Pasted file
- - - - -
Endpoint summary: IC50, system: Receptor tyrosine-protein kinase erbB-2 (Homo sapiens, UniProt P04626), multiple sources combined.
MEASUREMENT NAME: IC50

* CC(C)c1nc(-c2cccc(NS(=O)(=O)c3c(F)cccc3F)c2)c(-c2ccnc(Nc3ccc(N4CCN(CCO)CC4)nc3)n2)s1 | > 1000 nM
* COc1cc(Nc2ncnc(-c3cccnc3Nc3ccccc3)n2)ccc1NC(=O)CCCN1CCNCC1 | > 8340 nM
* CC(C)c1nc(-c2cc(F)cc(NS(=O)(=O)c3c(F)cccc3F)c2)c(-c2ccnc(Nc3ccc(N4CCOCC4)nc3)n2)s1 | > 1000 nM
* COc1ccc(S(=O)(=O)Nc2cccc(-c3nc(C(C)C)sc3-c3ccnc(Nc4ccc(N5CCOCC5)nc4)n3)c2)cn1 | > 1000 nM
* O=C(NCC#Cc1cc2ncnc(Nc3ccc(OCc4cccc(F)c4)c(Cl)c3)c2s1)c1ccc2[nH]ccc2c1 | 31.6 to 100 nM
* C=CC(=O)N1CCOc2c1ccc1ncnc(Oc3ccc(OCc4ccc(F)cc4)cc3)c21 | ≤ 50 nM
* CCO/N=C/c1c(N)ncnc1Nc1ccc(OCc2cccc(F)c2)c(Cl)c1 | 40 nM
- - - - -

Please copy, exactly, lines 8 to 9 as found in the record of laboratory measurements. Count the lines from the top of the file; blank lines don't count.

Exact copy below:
* C=CC(=O)N1CCOc2c1ccc1ncnc(Oc3ccc(OCc4ccc(F)cc4)cc3)c21 | ≤ 50 nM
* CCO/N=C/c1c(N)ncnc1Nc1ccc(OCc2cccc(F)c2)c(Cl)c1 | 40 nM